Adventure is the most common word we hear when we ask travelers to describe navigating around Costa Rica and it’s no surprise. Street names have only been introduced in the past couple of years and signs and addresses still only exist in about one out of ten communities.
GPS users frequently complain of phantom roads that don’t exist, and that sometimes the calculated shortest route takes hours longer than going around.
Directions are given relative to landmarks only known to locals and directo (straight ahead) really means make a sharp left, two gentle rights then seven 180 degree hairpin turns in a row in order to follow the “main” road…if you can tell which one it is…
The Costa Rican idiom is unique so even native Spanish speakers need to pay special attention when asking directions, and if you struggle with Spanish it’s difficult to ask and even harder to follow the answer.
Ask early, ask often and ask all the right questions
Ticos are nearly without fail delighted to try to help if you find yourself lost, disoriented or unsure about the route ahead but as we recently learned even if you understand the answer perfectly you can end up in trouble if you don’t ask the right question.
There are two types of four wheel drive roads in Costa Rica. The ones that keep getting worse – steeper, narrower, rockier, and more rutted until they get better and the ones that get worse and worse until they disappear altogether.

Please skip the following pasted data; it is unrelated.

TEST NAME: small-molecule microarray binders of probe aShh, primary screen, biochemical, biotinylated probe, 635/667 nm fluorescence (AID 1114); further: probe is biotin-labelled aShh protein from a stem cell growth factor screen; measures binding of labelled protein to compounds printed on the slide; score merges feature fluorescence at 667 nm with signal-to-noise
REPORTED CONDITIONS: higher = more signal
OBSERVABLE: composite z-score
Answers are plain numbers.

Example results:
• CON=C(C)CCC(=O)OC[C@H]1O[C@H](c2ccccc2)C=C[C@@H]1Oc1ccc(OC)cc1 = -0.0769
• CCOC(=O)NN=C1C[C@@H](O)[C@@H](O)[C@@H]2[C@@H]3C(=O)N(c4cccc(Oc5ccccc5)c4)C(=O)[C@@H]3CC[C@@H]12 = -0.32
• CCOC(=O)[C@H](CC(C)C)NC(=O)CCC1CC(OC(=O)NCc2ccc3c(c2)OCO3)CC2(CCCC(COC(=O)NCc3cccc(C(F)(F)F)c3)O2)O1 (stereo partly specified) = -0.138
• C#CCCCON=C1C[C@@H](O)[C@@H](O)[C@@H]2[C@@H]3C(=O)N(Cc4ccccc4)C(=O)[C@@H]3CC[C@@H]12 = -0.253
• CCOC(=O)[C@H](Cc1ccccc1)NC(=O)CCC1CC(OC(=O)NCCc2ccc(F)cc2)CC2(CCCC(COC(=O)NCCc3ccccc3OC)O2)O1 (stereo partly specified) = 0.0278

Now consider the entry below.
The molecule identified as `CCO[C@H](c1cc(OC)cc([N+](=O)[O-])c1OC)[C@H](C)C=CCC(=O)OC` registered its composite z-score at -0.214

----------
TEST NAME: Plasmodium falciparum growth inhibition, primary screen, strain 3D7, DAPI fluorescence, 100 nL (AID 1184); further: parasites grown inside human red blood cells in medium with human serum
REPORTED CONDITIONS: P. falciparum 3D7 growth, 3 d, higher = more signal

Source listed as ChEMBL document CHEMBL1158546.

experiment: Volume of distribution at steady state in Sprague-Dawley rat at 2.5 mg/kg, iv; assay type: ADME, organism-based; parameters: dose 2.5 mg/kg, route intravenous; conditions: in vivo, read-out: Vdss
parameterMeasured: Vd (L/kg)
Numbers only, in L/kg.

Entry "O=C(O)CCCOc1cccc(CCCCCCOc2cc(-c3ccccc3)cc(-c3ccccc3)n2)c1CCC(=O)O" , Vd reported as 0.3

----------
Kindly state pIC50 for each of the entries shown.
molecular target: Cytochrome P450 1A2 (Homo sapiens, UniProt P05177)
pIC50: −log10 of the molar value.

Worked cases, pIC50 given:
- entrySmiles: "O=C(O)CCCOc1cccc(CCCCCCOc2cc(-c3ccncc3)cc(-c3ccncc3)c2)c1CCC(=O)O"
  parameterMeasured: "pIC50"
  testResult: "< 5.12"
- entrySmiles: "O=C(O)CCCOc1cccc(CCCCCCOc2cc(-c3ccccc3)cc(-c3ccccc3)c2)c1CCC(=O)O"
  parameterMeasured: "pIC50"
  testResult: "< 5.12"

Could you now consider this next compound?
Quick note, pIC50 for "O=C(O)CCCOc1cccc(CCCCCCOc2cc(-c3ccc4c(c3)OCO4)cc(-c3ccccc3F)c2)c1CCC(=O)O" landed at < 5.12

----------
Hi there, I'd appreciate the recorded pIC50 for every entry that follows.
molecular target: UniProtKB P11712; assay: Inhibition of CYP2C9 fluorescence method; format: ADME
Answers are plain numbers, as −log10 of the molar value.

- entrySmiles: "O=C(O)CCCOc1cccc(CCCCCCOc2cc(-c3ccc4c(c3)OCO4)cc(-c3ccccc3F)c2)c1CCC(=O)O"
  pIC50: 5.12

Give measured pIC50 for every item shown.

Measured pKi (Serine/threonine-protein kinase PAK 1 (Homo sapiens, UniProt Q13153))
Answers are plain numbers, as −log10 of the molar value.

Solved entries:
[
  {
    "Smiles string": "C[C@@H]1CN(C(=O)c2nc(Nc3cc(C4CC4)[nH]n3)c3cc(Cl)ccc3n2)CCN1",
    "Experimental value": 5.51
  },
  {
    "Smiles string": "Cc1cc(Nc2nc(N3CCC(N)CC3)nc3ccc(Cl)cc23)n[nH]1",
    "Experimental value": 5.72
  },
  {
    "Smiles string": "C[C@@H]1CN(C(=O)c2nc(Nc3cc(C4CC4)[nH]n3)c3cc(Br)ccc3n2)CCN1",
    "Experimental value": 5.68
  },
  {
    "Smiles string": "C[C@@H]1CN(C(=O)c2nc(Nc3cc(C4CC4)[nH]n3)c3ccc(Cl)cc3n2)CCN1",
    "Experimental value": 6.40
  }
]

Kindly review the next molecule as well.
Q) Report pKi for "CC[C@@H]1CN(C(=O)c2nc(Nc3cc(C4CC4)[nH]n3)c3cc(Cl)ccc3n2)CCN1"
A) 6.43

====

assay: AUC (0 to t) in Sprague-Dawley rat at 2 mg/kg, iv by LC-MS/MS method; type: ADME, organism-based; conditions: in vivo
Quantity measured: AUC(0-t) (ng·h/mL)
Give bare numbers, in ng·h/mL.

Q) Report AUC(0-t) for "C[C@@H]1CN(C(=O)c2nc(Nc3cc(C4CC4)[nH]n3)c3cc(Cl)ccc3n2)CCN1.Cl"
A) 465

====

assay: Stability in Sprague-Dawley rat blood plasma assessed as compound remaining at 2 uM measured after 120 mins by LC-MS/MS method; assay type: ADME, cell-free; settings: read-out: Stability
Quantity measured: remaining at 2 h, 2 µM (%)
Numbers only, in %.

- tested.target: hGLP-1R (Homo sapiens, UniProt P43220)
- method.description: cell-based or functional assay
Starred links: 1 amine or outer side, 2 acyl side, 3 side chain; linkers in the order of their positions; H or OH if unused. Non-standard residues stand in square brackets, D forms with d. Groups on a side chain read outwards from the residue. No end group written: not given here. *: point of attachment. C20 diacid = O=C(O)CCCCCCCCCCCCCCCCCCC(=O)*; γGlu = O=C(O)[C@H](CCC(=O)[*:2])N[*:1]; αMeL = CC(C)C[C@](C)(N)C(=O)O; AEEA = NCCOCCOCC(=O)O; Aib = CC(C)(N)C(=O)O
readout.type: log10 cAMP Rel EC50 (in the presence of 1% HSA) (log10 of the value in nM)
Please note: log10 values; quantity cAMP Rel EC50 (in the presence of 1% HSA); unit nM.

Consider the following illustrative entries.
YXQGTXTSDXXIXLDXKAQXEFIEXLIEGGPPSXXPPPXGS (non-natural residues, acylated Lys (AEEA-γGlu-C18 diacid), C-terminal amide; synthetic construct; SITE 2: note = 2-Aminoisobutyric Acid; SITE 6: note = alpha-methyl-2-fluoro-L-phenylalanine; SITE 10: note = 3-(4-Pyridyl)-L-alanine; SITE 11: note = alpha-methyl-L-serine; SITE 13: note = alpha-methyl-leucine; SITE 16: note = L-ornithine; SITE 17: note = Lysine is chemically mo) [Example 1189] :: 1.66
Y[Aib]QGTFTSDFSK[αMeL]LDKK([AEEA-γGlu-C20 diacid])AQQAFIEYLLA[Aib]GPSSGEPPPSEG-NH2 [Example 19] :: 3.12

We were in the tiny community of Alto Buenavista exploring north of Turrialba and stopped at one of the two buildings – the bar (the church looked empty) – to ask about road conditions. There were two choices, back the way we came or down the hill in front of us towards the Reventazon river. I could see highway 10 on the opposite side of the valley high above the river. I thought the road might be rough but if we could cross the river we’d make it up to the highway and on to the Caribbean coast.
I asked the three guys leaning against a battered Land Rover “How is the road ahead.” The youngest answered with a question “is that a 4WD?” and I said yes.
He replied that as long as I had “doble” the road was okay.
I asked “is there a bridge over the Reventazon river?” He nodded in the affirmative.
I’d spent enough time in Costa Rica to know I wasn’t done yet so I added “can I cross the bridge?” and he again nodded.
We headed past the church but didn’t make it fifty meters before I stopped. I thought I’d seen the faintest hint of a smile on one of the old-timer’s face. I threw it in reverse and backed back to the bar.
“Can we take the car across?”
“Oh, no! The bridge is only a small one for pedestrians and bicycles. You can’t drive a car on it.”
When we tell this story to our Tico or expat friends they all see the punchline coming a mile away. As soon as I mention the smile they know there’s no way we’re getting that little SUV to the highway.
When we tell the story to people unfamiliar with Costa Rica they’re shocked and think the guys are jerks but that’s really not it. There’s a cultural tendency to take questions literally and give perfectly accurate answers but not so much to volunteer extraneous information.
It can be a perfectly reasonable way to communicate as long as everyone in the conversation knows the rules.